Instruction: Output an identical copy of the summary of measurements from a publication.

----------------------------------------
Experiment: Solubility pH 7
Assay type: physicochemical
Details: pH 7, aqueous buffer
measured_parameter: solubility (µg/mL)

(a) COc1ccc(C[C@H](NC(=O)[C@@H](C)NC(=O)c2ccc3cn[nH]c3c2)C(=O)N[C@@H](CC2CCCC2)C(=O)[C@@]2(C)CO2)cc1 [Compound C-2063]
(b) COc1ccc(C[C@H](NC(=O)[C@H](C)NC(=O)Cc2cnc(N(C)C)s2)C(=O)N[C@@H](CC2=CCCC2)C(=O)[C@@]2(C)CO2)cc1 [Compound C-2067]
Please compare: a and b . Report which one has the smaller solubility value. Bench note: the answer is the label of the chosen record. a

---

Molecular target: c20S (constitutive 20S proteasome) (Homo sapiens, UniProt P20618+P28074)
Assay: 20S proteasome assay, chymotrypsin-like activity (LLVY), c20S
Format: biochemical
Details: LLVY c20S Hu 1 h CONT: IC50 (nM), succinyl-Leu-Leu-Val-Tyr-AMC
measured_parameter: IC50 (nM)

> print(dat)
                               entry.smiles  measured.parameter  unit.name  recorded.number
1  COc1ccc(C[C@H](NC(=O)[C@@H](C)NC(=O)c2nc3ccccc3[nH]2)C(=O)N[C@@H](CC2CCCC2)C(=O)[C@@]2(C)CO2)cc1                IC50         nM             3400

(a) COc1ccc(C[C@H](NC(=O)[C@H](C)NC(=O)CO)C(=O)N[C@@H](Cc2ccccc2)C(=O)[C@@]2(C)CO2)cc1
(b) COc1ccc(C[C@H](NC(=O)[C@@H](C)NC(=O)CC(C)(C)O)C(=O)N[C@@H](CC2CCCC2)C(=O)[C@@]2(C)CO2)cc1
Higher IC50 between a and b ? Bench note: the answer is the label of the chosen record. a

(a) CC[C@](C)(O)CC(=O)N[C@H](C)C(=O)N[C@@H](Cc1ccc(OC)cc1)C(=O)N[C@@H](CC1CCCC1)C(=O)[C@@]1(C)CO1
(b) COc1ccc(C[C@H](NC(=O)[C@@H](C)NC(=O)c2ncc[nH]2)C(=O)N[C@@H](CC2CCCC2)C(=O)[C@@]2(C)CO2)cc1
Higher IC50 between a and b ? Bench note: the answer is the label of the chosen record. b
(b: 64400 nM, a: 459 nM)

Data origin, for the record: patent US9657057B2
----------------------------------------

Experiment: Solubility pH 7
Assay type: physicochemical
Details: pH 7, aqueous buffer
measured_parameter: solubility (µg/mL)

(a) COc1ccc(C[C@H](NC(=O)[C@@H](C)NC(=O)c2ccc3cn[nH]c3c2)C(=O)N[C@@H](CC2CCCC2)C(=O)[C@@]2(C)CO2)cc1 [Compound C-2063]
(b) COc1ccc(C[C@H](NC(=O)[C@H](C)NC(=O)Cc2cnc(N(C)C)s2)C(=O)N[C@@H](CC2=CCCC2)C(=O)[C@@]2(C)CO2)cc1 [Compound C-2067]
Please compare: a and b . Report which one has the smaller solubility value. Bench note: the answer is the label of the chosen record. a

---

Molecular target: c20S (constitutive 20S proteasome) (Homo sapiens, UniProt P20618+P28074)
Assay: 20S proteasome assay, chymotrypsin-like activity (LLVY), c20S
Format: biochemical
Details: LLVY c20S Hu 1 h CONT: IC50 (nM), succinyl-Leu-Leu-Val-Tyr-AMC
measured_parameter: IC50 (nM)

> print(dat)
                               entry.smiles  measured.parameter  unit.name  recorded.number
1  COc1ccc(C[C@H](NC(=O)[C@@H](C)NC(=O)c2nc3ccccc3[nH]2)C(=O)N[C@@H](CC2CCCC2)C(=O)[C@@]2(C)CO2)cc1                IC50         nM             3400

(a) COc1ccc(C[C@H](NC(=O)[C@H](C)NC(=O)CO)C(=O)N[C@@H](Cc2ccccc2)C(=O)[C@@]2(C)CO2)cc1
(b) COc1ccc(C[C@H](NC(=O)[C@@H](C)NC(=O)CC(C)(C)O)C(=O)N[C@@H](CC2CCCC2)C(=O)[C@@]2(C)CO2)cc1
Higher IC50 between a and b ? Bench note: the answer is the label of the chosen record. a

(a) CC[C@](C)(O)CC(=O)N[C@H](C)C(=O)N[C@@H](Cc1ccc(OC)cc1)C(=O)N[C@@H](CC1CCCC1)C(=O)[C@@]1(C)CO1
(b) COc1ccc(C[C@H](NC(=O)[C@@H](C)NC(=O)c2ncc[nH]2)C(=O)N[C@@H](CC2CCCC2)C(=O)[C@@]2(C)CO2)cc1
Higher IC50 between a and b ? Bench note: the answer is the label of the chosen record. b
(b: 64400 nM, a: 459 nM)

Data origin, for the record: patent US9657057B2